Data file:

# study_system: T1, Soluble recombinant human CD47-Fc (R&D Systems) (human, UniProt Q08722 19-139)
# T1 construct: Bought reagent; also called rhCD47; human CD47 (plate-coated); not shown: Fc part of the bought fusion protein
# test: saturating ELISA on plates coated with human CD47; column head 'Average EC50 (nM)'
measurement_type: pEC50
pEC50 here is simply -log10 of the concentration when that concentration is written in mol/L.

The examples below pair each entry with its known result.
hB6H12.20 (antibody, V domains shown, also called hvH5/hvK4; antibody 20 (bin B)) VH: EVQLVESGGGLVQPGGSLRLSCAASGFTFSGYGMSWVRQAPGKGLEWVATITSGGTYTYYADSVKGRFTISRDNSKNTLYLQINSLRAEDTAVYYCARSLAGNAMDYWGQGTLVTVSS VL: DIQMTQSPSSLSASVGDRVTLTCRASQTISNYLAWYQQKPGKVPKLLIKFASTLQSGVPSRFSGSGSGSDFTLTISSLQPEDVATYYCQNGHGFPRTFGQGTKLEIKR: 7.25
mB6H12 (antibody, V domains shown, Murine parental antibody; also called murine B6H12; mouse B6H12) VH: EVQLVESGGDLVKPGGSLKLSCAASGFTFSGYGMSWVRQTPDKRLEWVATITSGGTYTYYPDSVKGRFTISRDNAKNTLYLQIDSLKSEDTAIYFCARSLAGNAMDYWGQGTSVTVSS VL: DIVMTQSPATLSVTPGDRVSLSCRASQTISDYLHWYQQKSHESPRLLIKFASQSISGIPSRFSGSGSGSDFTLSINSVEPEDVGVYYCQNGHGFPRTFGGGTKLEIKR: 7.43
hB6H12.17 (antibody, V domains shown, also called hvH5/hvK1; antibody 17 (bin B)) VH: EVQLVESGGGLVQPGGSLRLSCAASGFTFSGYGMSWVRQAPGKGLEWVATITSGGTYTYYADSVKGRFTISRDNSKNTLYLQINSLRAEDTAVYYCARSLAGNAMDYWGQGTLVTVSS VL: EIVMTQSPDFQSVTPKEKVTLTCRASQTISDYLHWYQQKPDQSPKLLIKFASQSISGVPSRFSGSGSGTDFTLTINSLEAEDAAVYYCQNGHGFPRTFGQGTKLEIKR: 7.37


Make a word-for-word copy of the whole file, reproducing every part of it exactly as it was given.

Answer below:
# study_system: T1, Soluble recombinant human CD47-Fc (R&D Systems) (human, UniProt Q08722 19-139)
# T1 construct: Bought reagent; also called rhCD47; human CD47 (plate-coated); not shown: Fc part of the bought fusion protein
# test: saturating ELISA on plates coated with human CD47; column head 'Average EC50 (nM)'
measurement_type: pEC50
pEC50 here is simply -log10 of the concentration when that concentration is written in mol/L.

The examples below pair each entry with its known result.
hB6H12.20 (antibody, V domains shown, also called hvH5/hvK4; antibody 20 (bin B)) VH: EVQLVESGGGLVQPGGSLRLSCAASGFTFSGYGMSWVRQAPGKGLEWVATITSGGTYTYYADSVKGRFTISRDNSKNTLYLQINSLRAEDTAVYYCARSLAGNAMDYWGQGTLVTVSS VL: DIQMTQSPSSLSASVGDRVTLTCRASQTISNYLAWYQQKPGKVPKLLIKFASTLQSGVPSRFSGSGSGSDFTLTISSLQPEDVATYYCQNGHGFPRTFGQGTKLEIKR: 7.25
mB6H12 (antibody, V domains shown, Murine parental antibody; also called murine B6H12; mouse B6H12) VH: EVQLVESGGDLVKPGGSLKLSCAASGFTFSGYGMSWVRQTPDKRLEWVATITSGGTYTYYPDSVKGRFTISRDNAKNTLYLQIDSLKSEDTAIYFCARSLAGNAMDYWGQGTSVTVSS VL: DIVMTQSPATLSVTPGDRVSLSCRASQTISDYLHWYQQKSHESPRLLIKFASQSISGIPSRFSGSGSGSDFTLSINSVEPEDVGVYYCQNGHGFPRTFGGGTKLEIKR: 7.43
hB6H12.17 (antibody, V domains shown, also called hvH5/hvK1; antibody 17 (bin B)) VH: EVQLVESGGGLVQPGGSLRLSCAASGFTFSGYGMSWVRQAPGKGLEWVATITSGGTYTYYADSVKGRFTISRDNSKNTLYLQINSLRAEDTAVYYCARSLAGNAMDYWGQGTLVTVSS VL: EIVMTQSPDFQSVTPKEKVTLTCRASQTISDYLHWYQQKPDQSPKLLIKFASQSISGVPSRFSGSGSGTDFTLTINSLEAEDAAVYYCQNGHGFPRTFGQGTKLEIKR: 7.37